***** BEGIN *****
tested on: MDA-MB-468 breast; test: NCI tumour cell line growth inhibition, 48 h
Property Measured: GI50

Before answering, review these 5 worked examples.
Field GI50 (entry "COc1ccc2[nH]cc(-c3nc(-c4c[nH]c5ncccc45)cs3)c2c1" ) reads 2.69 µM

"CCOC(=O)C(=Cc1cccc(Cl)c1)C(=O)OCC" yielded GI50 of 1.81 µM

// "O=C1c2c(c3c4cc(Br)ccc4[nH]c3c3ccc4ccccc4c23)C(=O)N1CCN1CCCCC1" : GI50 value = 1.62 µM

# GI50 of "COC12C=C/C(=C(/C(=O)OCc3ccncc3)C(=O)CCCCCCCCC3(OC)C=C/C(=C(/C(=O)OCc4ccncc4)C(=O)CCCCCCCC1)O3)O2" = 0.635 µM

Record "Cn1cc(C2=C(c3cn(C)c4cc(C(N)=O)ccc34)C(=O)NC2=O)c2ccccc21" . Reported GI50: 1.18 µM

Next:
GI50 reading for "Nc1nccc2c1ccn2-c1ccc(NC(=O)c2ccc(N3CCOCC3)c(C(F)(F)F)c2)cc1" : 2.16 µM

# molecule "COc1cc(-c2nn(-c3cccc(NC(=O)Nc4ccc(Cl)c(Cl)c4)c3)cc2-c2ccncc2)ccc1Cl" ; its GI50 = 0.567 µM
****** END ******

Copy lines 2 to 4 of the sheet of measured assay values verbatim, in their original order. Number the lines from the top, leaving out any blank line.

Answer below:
Property Measured: GI50

Before answering, review these 5 worked examples.
Field GI50 (entry "COc1ccc2[nH]cc(-c3nc(-c4c[nH]c5ncccc45)cs3)c2c1" ) reads 2.69 µM